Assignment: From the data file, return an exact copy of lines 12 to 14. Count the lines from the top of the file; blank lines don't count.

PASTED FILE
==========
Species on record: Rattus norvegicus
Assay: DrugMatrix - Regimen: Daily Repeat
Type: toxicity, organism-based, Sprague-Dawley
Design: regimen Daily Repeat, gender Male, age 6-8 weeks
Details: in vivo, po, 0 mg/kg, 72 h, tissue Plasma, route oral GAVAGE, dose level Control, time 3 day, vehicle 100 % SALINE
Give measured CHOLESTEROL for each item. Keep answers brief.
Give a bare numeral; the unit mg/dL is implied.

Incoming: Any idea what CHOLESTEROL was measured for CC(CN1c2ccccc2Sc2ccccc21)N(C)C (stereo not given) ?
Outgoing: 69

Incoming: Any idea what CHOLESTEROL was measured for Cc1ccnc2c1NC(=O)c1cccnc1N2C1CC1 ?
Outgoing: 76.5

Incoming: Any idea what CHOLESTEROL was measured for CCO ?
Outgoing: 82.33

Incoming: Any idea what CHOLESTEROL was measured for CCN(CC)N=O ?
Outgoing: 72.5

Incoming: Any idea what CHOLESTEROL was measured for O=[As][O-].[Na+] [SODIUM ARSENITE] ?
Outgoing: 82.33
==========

Incoming: Any idea what CHOLESTEROL was measured for CCO ?
Outgoing: 82.33

Incoming: Any idea what CHOLESTEROL was measured for CCN(CC)N=O ?